Sure, our compliant smiles said “We are a totally normal family who doesn’t pose a threat to anyone… Really!” but the agent’s face twisted and turned as he went rifled through our paperwork, eyes darting from the details on the page to each one of us with a burning look of authority. Our smiles became forced and then it just plain hurt to maintain them. Still, we struggled with equal intensity to look like your typical, unassuming family who just wants to get through airport security without incident. Guessing from the way I felt like I was going to pass out, I think we were holding our breath, too.
“So little man, what’s your name?” said the agent, his eyes fixed so intensely on Will that I thought my son might catch fire.
Without hesitation, Will blankly replied, “Tony.”
Our heads snapped to glare at Will who was not smiling, mind you, but rather looking as bored as bored could be. Tony? Oh, Tony Stark… Iron Man. In that moment I forgot that Will had signed his schoolwork as Tony. Little writing samples, holiday ornaments and artwork all reflecting the wrong name, but now? Now when we are trying so hard to walk through this situation unscathed.
“Damn that Tony!” I thought, “He’s going to get us thrown into the scanners quicker than you could spell bomb scare.” The agents eyes scanned the paperwork, probably wondering if he should check an Amber Alert for this cute, missing Tony.
“This isn’t the person you should joke with,” Hope leaned into whisper, but it came out like a shout. Kind of like when my mom tries to talk in church. “This is serious.”
Under his breath a barely audible “Will” came out and I was sure we were sunk. Get ready for a cavity search and a discussion with the police. Now I didn’t give a second thought to Hope’s transgender status in a body scanner. That was nothing. In that moment I was way more concerned with how I’d convince the TSA that Will was not Tony. Isn’t that how life pulls a switcheroo on you? You prepare for one thing and end up dealing with another.
All of the sudden my paperwork was beneath my nose and an arm ushered us to the conveyor belt near the rest of the busy travelers. As I walked in disbelief I glanced back to the agent who had moved on to the next person like nothing ever happened. He let us go! I mouthed a “thank you” to the back of the agent’s head and closed my eyes as I removed my shoes and released my stagnant breath in a heavy sigh. Thank you.
Time flew by as I folded little clothes and spread outfits across my bed. Packing for a trip might be tedious for some, but I love the organization of it. A joy. Suddenly, still lost in thought, my hands dropped the suitcase.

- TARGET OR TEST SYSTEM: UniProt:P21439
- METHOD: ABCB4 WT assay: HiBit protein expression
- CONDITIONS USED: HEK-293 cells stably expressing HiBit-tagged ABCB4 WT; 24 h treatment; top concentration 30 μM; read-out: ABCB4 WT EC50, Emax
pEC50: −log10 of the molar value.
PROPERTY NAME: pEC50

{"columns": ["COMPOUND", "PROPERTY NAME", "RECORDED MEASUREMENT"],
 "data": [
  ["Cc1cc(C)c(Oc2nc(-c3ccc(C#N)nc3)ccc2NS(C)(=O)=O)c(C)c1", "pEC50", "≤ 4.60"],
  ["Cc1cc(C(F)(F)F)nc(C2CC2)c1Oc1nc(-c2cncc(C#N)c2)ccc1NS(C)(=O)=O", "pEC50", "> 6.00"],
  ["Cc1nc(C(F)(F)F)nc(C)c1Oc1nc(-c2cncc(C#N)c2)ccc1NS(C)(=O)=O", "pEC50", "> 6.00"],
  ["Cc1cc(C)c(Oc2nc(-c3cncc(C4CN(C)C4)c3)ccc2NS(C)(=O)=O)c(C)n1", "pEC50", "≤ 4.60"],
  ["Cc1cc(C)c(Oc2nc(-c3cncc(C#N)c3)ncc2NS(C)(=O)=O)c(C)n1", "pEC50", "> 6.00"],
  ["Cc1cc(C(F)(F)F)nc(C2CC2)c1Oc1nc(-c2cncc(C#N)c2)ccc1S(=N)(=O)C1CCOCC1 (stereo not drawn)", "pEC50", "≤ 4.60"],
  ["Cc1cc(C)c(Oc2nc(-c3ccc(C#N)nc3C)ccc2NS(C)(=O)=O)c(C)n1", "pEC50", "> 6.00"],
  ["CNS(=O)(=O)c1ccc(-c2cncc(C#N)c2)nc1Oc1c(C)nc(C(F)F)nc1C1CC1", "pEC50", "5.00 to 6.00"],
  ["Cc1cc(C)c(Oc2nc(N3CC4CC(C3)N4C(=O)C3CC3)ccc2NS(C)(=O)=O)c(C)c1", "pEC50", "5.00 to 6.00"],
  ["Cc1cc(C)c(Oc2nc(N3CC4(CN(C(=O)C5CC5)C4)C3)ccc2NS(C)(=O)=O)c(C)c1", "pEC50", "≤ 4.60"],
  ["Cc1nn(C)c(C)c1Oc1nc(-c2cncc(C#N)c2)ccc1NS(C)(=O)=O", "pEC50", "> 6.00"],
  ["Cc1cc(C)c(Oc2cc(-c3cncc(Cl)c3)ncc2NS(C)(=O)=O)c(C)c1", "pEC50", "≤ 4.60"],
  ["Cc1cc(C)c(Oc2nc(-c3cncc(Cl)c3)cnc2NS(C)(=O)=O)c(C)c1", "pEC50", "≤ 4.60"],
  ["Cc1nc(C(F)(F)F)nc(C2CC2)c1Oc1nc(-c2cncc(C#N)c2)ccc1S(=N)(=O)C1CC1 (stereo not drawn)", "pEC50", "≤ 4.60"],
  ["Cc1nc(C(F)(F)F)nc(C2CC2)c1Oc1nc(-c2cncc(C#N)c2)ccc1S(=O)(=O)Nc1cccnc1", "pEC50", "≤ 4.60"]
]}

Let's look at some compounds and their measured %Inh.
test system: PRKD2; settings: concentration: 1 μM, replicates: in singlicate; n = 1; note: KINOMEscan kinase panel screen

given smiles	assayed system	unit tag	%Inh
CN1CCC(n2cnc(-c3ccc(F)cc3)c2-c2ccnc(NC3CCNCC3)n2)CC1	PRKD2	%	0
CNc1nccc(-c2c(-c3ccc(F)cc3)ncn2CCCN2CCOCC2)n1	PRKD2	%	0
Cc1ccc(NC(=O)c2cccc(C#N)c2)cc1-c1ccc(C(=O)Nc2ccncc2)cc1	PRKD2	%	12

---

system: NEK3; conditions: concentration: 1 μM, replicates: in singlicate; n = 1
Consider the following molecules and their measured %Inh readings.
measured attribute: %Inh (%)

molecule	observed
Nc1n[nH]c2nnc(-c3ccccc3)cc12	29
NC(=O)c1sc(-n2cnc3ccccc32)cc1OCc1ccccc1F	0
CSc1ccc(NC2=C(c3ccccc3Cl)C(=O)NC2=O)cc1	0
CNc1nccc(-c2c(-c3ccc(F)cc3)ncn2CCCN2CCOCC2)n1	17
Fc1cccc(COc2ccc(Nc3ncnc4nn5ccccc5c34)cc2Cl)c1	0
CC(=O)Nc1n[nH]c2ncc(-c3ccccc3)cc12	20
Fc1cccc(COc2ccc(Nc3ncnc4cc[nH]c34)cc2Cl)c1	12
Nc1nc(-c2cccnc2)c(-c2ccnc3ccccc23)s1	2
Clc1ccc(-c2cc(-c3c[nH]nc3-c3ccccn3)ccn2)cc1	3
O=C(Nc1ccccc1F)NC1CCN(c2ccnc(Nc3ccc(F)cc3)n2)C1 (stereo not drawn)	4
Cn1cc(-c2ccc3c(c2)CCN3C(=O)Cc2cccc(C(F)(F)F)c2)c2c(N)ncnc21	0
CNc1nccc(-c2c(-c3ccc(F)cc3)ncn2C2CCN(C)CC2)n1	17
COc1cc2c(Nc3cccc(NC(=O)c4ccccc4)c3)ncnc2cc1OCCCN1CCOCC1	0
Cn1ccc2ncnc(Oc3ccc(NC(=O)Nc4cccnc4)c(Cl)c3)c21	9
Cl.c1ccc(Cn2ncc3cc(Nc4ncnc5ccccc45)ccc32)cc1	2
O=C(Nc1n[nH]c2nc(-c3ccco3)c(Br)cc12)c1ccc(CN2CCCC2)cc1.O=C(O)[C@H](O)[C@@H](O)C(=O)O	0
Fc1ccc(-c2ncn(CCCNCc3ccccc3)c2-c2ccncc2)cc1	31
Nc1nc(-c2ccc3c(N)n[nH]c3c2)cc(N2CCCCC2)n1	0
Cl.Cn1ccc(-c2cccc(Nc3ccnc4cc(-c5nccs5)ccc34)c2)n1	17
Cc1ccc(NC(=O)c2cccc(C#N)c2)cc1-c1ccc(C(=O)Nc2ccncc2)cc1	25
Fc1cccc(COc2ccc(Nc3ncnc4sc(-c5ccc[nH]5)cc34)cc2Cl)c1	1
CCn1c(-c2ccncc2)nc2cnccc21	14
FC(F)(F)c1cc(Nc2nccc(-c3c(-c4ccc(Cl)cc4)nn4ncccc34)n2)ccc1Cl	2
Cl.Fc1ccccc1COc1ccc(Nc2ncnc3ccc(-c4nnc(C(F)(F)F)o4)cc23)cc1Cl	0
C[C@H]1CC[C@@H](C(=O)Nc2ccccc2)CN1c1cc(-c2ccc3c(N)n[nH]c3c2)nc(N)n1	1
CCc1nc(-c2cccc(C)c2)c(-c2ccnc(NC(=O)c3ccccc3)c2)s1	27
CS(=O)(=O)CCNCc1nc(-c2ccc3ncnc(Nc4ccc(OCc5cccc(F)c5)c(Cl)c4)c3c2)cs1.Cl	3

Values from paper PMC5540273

Body scanners. The buzz about our airport getting the x-ray machines whirled around my brain. What does that mean for Hope? Her ticket has her chosen name on it and we’ve never had any trouble traveling before, but what happens when she walks through a scanner and her anatomy doesn’t match her gender presentation and name? Would we be pulled aside? Would they separate us? Would the paperwork I carry from our therapist and pediatrician satisfy them? I’ve heard that if you decline the scanner, you automatically get a pat down by TSA. Not the option my private daughter would feel comfortable with either so what are our options?
Each scenario played out differently in my brain. Best case – maybe it wouldn’t be an issue? Perhaps she’d confidently walk through the scanner like everyone else and that’s it. Alternatively she could walk through and they could question her identity. I rehearsed my responses. I’d quickly provide her paperwork and they would accept it. Hope might be aware of it, but I could prepare her for that. Just as easily though, they could make a big deal of it. Would they? Do they? The possibilities seemed to spring from one side of my reasoning, the more logical side, to the more desperate, fearful side and then back again.
Each day brings new challenges. Yesterday it was how to find a ballet leotard that didn’t reveal too much. Today it is explaining body scanners to my kids. Tomorrow it will be something different. We can’t complain, really. Everyone has something that they have to work at or cope with. Everyone. Still, my heart feels heavy for every person who has to share their private struggles openly with the world, like my transgender daughter.